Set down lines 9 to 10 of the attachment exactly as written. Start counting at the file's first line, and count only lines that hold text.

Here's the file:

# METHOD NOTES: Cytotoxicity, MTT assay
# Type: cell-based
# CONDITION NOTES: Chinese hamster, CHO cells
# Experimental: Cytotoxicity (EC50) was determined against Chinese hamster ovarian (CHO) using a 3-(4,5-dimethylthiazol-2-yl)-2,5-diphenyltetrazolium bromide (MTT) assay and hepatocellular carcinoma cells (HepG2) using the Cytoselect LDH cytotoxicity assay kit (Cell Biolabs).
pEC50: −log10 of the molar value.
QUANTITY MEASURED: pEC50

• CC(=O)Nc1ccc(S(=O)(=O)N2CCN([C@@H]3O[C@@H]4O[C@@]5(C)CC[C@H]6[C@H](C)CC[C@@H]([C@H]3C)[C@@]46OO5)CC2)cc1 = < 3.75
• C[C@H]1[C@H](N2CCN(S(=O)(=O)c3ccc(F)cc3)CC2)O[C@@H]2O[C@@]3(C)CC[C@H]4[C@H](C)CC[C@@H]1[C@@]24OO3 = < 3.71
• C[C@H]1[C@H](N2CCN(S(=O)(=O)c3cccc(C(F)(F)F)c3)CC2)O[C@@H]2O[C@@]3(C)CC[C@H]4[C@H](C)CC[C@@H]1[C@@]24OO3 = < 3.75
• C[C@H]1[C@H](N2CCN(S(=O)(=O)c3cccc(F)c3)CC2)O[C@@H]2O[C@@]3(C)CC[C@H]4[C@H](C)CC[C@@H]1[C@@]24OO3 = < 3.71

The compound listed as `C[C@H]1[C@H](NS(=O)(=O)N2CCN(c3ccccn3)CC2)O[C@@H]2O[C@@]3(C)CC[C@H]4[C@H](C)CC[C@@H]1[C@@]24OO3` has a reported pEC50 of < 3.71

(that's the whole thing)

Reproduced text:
• C[C@H]1[C@H](N2CCN(S(=O)(=O)c3cccc(C(F)(F)F)c3)CC2)O[C@@H]2O[C@@]3(C)CC[C@H]4[C@H](C)CC[C@@H]1[C@@]24OO3 = < 3.75
• C[C@H]1[C@H](N2CCN(S(=O)(=O)c3cccc(F)c3)CC2)O[C@@H]2O[C@@]3(C)CC[C@H]4[C@H](C)CC[C@@H]1[C@@]24OO3 = < 3.71